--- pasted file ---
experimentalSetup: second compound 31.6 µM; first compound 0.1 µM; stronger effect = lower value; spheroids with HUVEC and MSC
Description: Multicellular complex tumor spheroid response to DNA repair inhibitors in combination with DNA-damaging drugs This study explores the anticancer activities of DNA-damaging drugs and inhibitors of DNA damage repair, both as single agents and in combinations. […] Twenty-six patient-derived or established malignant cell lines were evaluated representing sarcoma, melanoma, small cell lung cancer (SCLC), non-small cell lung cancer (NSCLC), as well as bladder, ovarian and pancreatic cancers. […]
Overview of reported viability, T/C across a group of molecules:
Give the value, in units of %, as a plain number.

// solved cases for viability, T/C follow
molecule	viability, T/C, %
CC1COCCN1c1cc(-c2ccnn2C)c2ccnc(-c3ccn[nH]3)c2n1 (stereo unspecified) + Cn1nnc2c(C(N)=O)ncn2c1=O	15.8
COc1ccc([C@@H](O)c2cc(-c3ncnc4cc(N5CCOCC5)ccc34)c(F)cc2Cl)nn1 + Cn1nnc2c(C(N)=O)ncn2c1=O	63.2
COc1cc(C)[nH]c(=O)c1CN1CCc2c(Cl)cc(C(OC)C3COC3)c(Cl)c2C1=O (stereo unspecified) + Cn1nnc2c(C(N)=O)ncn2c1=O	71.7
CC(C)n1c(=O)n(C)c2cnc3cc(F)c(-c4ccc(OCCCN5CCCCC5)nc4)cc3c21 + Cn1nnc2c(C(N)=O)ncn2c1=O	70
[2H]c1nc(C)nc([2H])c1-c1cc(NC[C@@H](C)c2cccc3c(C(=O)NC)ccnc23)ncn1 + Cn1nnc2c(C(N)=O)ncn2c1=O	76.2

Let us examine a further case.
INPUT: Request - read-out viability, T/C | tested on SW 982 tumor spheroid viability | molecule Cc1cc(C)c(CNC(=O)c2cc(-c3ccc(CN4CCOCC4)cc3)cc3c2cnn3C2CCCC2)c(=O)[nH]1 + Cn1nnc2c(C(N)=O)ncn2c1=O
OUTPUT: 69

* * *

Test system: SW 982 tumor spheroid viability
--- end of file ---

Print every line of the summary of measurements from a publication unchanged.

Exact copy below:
experimentalSetup: second compound 31.6 µM; first compound 0.1 µM; stronger effect = lower value; spheroids with HUVEC and MSC
Description: Multicellular complex tumor spheroid response to DNA repair inhibitors in combination with DNA-damaging drugs This study explores the anticancer activities of DNA-damaging drugs and inhibitors of DNA damage repair, both as single agents and in combinations. […] Twenty-six patient-derived or established malignant cell lines were evaluated representing sarcoma, melanoma, small cell lung cancer (SCLC), non-small cell lung cancer (NSCLC), as well as bladder, ovarian and pancreatic cancers. […]
Overview of reported viability, T/C across a group of molecules:
Give the value, in units of %, as a plain number.

// solved cases for viability, T/C follow
molecule	viability, T/C, %
CC1COCCN1c1cc(-c2ccnn2C)c2ccnc(-c3ccn[nH]3)c2n1 (stereo unspecified) + Cn1nnc2c(C(N)=O)ncn2c1=O	15.8
COc1ccc([C@@H](O)c2cc(-c3ncnc4cc(N5CCOCC5)ccc34)c(F)cc2Cl)nn1 + Cn1nnc2c(C(N)=O)ncn2c1=O	63.2
COc1cc(C)[nH]c(=O)c1CN1CCc2c(Cl)cc(C(OC)C3COC3)c(Cl)c2C1=O (stereo unspecified) + Cn1nnc2c(C(N)=O)ncn2c1=O	71.7
CC(C)n1c(=O)n(C)c2cnc3cc(F)c(-c4ccc(OCCCN5CCCCC5)nc4)cc3c21 + Cn1nnc2c(C(N)=O)ncn2c1=O	70
[2H]c1nc(C)nc([2H])c1-c1cc(NC[C@@H](C)c2cccc3c(C(=O)NC)ccnc23)ncn1 + Cn1nnc2c(C(N)=O)ncn2c1=O	76.2

Let us examine a further case.
INPUT: Request - read-out viability, T/C | tested on SW 982 tumor spheroid viability | molecule Cc1cc(C)c(CNC(=O)c2cc(-c3ccc(CN4CCOCC4)cc3)cc3c2cnn3C2CCCC2)c(=O)[nH]1 + Cn1nnc2c(C(N)=O)ncn2c1=O
OUTPUT: 69

* * *

Test system: SW 982 tumor spheroid viability